Even a decade ago, creating a vaccine in less than a year and deploying it was unheard of worldwide. However, the covid pandemic stands testimony to the enormous advances that medical science has made since the beginning. So, this National Doctor’s Day, let’s take the opportunity to find out more about the doctors who changed the world.
Without these pioneers, today, we would not have such long healthy lives, and the world would be a different place.
1. The Discovery of Vaccinations by Edward Jenner
Dr. Jenner pioneered the smallpox vaccine that earned him the title of the “Father of Immunology.” Today, if we have eradicated deadly diseases like smallpox and poliomyelitis, it is because of his early contributions.
When Jenner started with immunization, he was criticized as people did not feel the disease needed a vaccine, but today the World Health Organization announced the global eradication of smallpox. It is the only human disease to be eradicated worldwide.
2. Dr. Daniel Hale Williams – the first surgeon to successfully conduct open-heart surgery
Born as the eldest son in a family of eight, Dr. Daniel Williams lost his father to tuberculosis at 10. He started as a shoemaker and managed to continue his secondary education to become the apprentice of a renowned surgeon, Dr. Henry Palmer.
Dr. Williams was one of the first African American doctors and one of the first contributors to the Equal Rights Movement and had even started the country’s first interracial hospital and nursing school. It was by chance, when a stab wound, victim was brought to his hospital, that Dr. Williams performed an open-heart surgery for the first time in the world and his patient went on to live a normal life. This was a modern medical science landmark, making Dr. Williams one of the doctors who changed the world.
3. The Accidental Discovery of Penicillin by Sir Alexander Fleming
Scottish scientist Sir Alexander Fleming was one of the pioneers of medicine. He saved millions of lives with his discovery of penicillin and was even awarded the Nobel Prize for Medicine. Fleming was a Captain in the Army Medical Corps during his early years in the First World War. He witnessed many of his troops succumb to infections that festered in wounds and became motivated to find a cure.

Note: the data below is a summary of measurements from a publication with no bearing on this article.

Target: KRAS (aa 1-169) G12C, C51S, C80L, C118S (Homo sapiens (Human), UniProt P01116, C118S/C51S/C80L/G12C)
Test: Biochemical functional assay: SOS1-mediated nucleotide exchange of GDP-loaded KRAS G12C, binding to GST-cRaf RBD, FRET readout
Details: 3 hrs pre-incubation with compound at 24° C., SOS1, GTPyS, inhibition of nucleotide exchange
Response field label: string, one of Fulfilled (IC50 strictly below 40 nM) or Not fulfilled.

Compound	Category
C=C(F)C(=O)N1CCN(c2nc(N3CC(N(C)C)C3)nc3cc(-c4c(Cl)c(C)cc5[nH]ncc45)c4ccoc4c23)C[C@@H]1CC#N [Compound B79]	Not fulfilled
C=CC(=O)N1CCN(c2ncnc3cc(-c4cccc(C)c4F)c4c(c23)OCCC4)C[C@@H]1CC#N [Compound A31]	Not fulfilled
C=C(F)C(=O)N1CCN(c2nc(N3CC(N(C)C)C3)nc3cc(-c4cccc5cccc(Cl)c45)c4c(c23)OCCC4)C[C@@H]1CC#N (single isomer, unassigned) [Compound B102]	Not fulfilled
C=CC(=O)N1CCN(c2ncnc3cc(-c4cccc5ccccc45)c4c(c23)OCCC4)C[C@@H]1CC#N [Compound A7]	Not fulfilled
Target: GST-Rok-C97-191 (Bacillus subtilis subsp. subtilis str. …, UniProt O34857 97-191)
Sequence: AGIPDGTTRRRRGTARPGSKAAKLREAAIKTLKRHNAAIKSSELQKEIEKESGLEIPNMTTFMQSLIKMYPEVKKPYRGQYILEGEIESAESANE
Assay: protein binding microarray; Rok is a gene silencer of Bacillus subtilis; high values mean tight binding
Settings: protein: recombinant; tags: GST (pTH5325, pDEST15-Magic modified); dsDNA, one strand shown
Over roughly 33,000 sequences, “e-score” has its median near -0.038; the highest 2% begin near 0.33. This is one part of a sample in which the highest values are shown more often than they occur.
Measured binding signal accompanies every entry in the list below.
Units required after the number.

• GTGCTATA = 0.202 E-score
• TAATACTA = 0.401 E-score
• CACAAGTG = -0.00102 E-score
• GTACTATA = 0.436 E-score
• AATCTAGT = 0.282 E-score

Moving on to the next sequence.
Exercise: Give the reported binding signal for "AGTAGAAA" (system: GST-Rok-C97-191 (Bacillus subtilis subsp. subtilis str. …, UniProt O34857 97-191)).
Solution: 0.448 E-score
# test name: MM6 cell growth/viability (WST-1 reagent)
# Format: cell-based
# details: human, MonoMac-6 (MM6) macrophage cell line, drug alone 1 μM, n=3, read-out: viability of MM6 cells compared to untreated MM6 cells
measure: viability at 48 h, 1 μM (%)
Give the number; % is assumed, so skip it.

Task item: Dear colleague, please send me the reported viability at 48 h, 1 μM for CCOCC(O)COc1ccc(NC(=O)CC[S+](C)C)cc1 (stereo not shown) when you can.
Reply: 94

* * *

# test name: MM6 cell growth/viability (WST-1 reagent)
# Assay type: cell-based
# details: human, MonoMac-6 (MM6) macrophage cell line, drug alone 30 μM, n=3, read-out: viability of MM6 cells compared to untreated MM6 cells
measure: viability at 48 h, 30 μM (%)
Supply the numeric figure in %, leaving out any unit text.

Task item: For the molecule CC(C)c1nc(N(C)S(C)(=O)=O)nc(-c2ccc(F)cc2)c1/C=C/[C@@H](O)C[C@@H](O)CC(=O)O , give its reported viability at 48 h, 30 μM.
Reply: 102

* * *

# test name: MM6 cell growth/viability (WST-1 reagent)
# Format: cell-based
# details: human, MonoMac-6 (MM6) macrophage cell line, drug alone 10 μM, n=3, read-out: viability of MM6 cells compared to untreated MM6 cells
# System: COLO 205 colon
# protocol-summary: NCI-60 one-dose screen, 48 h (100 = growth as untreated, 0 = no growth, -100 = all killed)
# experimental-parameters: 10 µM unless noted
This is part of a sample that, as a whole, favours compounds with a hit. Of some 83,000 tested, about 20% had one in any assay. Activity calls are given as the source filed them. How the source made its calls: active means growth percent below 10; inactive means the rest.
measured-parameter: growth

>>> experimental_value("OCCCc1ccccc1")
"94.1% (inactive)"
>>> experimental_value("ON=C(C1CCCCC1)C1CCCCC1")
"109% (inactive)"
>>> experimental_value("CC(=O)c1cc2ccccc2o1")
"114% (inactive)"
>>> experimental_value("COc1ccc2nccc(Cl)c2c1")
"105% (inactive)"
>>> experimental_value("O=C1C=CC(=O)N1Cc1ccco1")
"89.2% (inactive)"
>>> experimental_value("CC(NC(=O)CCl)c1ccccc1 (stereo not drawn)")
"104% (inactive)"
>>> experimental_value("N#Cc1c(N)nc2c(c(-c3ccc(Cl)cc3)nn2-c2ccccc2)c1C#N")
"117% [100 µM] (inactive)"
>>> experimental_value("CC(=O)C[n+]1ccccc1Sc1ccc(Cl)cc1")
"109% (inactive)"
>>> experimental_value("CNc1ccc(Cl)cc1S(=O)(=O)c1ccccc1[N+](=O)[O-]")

It was accidently that Fleming discovered a mould on one of the culture plates that had bactericidal properties. This later led him to finally discover penicillin, the first antibiotic to treat various diseases. To date, penicillin is the most widely used antibiotic in the world.
4. Charles Richard Drew, MD: Father of the blood bank
If you’ve ever donated or received blood, then you have Dr. Charles Richard Drew to thank for enhanced storage methods and higher quality transfusions. Dr. Drew’s work on separating plasma from blood made it possible to store blood for a week — before this, blood could only be stored for a few days. He also discovered that transfusions could be performed with plasma alone, broadening the scope and reach of who could be treated. His work was extremely critical during the World War II when hundreds of British soldiers needed transfusions, it saved many lives.
These are just a few of the many pioneers who have made sure that we remain healthy and constantly challenge the boundaries of average life expectancy.
Even today, our fraternity of doctors and scientists in India and around the world are making numerous sacrifices to safeguard us from the pandemic. It’s only a miracle that we have a vaccine in such a small period to protect us from the deadly virus. This could not have been achieved without their dedication towards humanity.
Let us come together and express our gratitude to every doctor we know in any way possible!